Wednesday, November 21, 2012

Another Take on Courage: Kicking my nicotine addiction

In retrospect, one of the greatest challenges I had dealt with in life was summoning the courage to fight my nicotine addiction.  

It was a long series of quitting and then picking  up the habit again.  But my inner desires of good prevailed. I eventually won.  

These days I can look back and thank the Universe for having given me the resources to win this battle.  Most useful of which were neverending prayers for God’s helping hand.

Here’s my story:

Ask me to talk to someone about kicking his smoking habit and I wouldn’t do it.

First of all, I was once in his position — the more people would tell me to stop smoking, the more I would light up a cigarette; not out of defiance, but because just the thought of how tough it is to quit would only make me light up another stick.

Actually, any form of challenge to any smoker, be it cerebral or physical, would be a good enough trigger to make him reach for a cigarette. When playing a pick-up game of basketball with a smoker, ever noticed the more exhausted he got, the more he craved for a cigarette? That’s the way it is with someone with a nicotine addiction.

Almost everyone knows nicotine does not stimulate relaxation; on the contrary it shocks the system. Why do you think smokers must have a cigarette when going to the bathroom in the morning? That is because nicotine jolts the system into inducing a bowel movement without resorting to the hemorrhoid-causing birthing push.

Neither does smoking make one look cool and unperturbed. Reaching for a cigarette is more often a dead giveaway that one is undergoing stress at that moment.

Nicotine addiction is not selective and would just as easily afflict anyone. I know a couple of successful doctors — one a pediatrician, the other a heart specialist — who, to this day, smoke more than a pack of cigarettes every day. Even our young people — despite of frequent public awareness campaigns about the perils of smoking and breathing second hand smoke — would still light up or hang out at crowded arenas filled with this lethal fumes.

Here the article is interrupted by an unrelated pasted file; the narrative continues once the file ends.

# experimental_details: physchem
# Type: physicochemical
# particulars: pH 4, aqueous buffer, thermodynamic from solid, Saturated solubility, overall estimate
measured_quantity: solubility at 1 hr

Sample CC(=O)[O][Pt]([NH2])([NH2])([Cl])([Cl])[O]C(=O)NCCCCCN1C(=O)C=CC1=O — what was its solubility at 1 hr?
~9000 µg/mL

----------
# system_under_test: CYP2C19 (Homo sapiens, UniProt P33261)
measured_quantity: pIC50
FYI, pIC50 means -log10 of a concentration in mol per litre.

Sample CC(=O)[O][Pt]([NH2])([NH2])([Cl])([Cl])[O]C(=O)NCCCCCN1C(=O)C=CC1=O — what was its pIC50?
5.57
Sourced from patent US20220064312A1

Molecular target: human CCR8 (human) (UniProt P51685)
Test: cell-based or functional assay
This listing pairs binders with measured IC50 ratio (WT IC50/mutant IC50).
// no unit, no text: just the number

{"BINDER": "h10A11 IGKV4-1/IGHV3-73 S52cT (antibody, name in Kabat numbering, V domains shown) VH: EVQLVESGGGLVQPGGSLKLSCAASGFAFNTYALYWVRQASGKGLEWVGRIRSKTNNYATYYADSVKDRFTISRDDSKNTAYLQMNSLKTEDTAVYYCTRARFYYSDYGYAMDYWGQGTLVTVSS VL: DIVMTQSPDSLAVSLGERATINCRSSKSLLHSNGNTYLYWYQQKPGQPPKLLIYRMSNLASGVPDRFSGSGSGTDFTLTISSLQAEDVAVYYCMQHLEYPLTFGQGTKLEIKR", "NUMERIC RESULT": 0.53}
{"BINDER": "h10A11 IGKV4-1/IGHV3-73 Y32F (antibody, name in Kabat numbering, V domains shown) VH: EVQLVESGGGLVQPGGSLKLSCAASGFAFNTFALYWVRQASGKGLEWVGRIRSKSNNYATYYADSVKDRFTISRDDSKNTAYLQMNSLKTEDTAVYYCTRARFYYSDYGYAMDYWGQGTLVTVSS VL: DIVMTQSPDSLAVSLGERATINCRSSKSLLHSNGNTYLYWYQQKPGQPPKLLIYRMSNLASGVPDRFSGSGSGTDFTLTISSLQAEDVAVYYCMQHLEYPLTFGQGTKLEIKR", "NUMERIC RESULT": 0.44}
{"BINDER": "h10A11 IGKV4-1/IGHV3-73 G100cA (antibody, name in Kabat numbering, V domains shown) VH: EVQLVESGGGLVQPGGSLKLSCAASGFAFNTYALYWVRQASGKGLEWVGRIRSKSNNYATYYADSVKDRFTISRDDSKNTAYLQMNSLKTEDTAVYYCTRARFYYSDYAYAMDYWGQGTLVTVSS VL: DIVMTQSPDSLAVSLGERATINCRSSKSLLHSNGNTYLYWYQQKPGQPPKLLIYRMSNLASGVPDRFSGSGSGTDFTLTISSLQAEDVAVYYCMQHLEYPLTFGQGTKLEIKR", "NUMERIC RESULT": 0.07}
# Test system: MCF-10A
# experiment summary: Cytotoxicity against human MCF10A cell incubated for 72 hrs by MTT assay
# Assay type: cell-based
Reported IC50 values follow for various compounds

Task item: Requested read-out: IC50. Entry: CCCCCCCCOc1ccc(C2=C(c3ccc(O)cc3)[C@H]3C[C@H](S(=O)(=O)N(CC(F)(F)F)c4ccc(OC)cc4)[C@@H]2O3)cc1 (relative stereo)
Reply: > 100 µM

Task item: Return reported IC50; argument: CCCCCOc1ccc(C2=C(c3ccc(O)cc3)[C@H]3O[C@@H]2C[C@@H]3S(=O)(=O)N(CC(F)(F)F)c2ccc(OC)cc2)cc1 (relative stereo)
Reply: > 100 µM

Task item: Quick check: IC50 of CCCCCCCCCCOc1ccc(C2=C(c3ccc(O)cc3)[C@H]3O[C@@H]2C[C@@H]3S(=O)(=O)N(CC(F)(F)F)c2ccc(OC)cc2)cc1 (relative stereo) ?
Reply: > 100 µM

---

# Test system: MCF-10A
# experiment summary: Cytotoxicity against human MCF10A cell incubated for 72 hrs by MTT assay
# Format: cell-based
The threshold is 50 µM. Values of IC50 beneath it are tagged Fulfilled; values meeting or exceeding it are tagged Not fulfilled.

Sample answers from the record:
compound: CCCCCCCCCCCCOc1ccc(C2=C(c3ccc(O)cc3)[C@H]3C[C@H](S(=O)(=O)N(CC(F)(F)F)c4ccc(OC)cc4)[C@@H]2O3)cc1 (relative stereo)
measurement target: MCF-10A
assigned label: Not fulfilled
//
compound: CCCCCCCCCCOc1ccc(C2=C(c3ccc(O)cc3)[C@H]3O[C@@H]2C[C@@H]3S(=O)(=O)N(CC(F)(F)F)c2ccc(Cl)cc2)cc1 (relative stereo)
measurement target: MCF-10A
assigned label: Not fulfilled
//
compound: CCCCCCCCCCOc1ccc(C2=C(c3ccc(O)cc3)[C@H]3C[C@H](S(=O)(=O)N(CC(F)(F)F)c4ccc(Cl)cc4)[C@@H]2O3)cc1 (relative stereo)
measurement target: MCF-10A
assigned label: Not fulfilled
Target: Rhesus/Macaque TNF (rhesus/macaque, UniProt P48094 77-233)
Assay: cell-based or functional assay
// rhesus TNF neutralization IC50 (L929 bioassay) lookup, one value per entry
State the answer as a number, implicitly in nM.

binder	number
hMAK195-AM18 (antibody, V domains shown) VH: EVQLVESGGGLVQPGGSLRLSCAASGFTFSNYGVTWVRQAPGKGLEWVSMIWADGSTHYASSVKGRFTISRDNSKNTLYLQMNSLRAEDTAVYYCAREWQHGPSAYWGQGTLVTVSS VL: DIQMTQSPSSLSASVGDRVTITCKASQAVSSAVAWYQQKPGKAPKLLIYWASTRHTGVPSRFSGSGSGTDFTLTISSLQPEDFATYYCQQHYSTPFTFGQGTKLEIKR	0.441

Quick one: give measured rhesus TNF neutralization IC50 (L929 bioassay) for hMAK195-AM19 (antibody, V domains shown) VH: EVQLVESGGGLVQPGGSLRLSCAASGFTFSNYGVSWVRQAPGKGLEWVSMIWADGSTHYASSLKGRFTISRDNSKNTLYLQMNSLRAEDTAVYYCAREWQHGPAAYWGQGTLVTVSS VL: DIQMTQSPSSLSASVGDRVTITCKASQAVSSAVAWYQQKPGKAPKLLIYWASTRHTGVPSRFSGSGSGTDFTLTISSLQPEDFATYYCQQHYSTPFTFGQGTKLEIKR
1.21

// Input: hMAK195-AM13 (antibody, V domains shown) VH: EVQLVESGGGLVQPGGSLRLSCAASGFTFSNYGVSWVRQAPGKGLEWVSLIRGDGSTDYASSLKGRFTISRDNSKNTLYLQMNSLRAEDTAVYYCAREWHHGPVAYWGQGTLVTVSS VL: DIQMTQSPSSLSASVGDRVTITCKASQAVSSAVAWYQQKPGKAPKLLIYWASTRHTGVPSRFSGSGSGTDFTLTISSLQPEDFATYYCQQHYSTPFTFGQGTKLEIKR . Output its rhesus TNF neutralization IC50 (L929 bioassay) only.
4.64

For me, it all started back in high school when my friends and I would light up a cigarette as pang patapang or to embolden ourselves when about to meet with some girls from another school, or as a prop to our macho posturing — pang porma — at a school dance or private party. And before I knew it, 20 years later, I was seriously addicted to nicotine.

How bad was it? Well, immediately upon getting up from bed every morning, the very first thing I would do is reach for a cigarette. At work, there were times I would light up only to realize a couple of seconds later that I still have a half-smoked cigarette burning on the ashtray. I was to discover later on that this whole motion of reaching for a cigarette and lighting it are integral parts of the entire nicotine addiction process.

There was also the incident of once waking up at 3:00 o’clock in the morning only to realize I had already smoked my last cigarette earlier before I went to bed. What happened next, to this day, would embarrass me to share with anyone: I went through the butts that had collected on the ashtray, including the ones already dumped in the trash can, looking for maybe a half-smoked stick. 

When none was found, I hurriedly put on my sweater, pants, boots and overcoat to look for an open store in the neighborhood. It was in the midst of a dreadful New York winter with the howling wind dragging down the outside temperature way below zero. I must have walked an hour with about seven inches of snow and ice on the ground until I finally found a 24-hour deli.